HIQA has published a National Standard on information requirements for a national electronic patient summary.
A national electronic patient summary contains the minimum patient information that is needed to help healthcare practitioners make more informed clinical decisions at the point of patient care. For example, when the patient’s clinical information is unknown to the clinician because the patient is unconscious or cannot remember the medications they are taking.
This National Standard defines the information requirements for an electronic patient summary for the purpose of unscheduled care, for example, out-of-hours and emergency care. The type of information included in the national electronic patient summary includes: demographics, health problems (diagnosis), medications, allergies, procedures and vaccinations. The national electronic patient summary is intended to be accessed by authorised healthcare practitioners who work in emergency departments or out-of-hours care and by the patient’s usual general practitioner. Ultimately, the patient should have access to their national electronic patient summary.
HIQA’s Director of Health Information and Standards, Rachel Flynn, said: “A national electronic patient summary can deliver significant benefits for patients and healthcare practitioners. It can improve patient safety considerably by providing the most accurate, relevant and up-to-date clinical information about the patient at the point of care. For example, if a patient can’t remember their allergies, a healthcare practitioner can check the electronic patient summary to make sure the medication they give the patient is safe for them to take.”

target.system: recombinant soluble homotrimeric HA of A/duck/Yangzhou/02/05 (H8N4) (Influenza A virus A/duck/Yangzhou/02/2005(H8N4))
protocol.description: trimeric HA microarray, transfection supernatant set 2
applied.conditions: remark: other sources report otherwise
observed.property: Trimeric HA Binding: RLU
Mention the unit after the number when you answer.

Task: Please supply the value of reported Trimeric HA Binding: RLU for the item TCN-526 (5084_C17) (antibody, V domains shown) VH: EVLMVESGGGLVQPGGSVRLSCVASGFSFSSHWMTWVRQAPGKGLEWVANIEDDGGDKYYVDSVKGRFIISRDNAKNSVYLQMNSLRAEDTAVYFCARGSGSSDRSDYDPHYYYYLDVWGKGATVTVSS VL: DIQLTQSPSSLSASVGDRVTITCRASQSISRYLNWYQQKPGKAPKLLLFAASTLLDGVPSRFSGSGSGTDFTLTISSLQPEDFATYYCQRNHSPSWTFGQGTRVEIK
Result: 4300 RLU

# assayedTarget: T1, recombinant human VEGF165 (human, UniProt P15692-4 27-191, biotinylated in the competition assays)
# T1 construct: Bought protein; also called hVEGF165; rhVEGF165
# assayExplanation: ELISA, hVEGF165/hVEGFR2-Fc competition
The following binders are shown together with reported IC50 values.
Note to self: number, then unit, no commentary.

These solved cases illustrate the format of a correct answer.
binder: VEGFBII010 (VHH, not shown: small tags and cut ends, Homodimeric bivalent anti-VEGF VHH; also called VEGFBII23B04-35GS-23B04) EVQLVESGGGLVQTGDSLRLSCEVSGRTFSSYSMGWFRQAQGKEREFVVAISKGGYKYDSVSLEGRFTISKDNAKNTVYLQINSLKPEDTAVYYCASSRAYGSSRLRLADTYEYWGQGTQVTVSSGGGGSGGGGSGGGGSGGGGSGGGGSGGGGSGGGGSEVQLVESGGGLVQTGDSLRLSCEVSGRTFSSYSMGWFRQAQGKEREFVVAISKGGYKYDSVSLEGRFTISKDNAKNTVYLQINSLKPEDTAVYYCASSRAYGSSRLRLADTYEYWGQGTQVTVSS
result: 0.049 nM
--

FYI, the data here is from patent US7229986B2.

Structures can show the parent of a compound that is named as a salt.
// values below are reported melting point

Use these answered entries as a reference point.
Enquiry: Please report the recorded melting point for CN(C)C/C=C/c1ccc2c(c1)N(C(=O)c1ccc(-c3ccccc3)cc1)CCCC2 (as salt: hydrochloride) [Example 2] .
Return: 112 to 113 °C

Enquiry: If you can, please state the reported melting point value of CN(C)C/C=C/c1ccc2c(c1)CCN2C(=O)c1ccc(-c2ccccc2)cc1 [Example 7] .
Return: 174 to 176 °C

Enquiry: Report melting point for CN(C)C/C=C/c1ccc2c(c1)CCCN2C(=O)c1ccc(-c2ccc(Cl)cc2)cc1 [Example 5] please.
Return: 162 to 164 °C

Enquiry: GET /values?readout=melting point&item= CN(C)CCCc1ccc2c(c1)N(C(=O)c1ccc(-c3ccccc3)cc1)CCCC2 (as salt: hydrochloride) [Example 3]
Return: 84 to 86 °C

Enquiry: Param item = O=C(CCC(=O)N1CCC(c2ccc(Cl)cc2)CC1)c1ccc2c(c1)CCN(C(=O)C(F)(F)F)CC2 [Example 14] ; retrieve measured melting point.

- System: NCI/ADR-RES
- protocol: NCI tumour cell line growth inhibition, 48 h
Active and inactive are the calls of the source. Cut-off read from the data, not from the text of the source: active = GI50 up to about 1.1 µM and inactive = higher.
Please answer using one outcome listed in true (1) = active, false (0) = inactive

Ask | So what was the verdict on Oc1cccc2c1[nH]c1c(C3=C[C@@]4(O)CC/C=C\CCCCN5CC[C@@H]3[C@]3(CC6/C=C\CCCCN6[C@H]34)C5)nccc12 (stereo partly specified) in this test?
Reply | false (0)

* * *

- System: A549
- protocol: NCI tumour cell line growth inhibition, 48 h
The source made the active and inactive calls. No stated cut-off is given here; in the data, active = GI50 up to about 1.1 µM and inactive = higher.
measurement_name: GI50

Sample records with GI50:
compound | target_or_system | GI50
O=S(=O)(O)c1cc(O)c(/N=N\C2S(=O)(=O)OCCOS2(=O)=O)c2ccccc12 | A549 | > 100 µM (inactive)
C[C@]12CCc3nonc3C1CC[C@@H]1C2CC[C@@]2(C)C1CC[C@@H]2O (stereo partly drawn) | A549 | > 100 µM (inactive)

The Sláintecare Implementation Strategy published in August 2018 prioritises the implementation of summary care records to support information sharing, patient empowerment and the development of digital services.
Ms Flynn continued: “A national electronic patient summary can also benefit healthcare practitioners by enabling a more efficient way of working and quicker access to patient information. It also encourages good record keeping and improves data quality in primary care.
“The National Standard published today is a key building block in the development of an Electronic Healthcare Record in Ireland and will ultimately help improve patient safety.”
The National Standard on information requirements for a national electronic patient summary can be found at: http://bit.ly/2SVXew0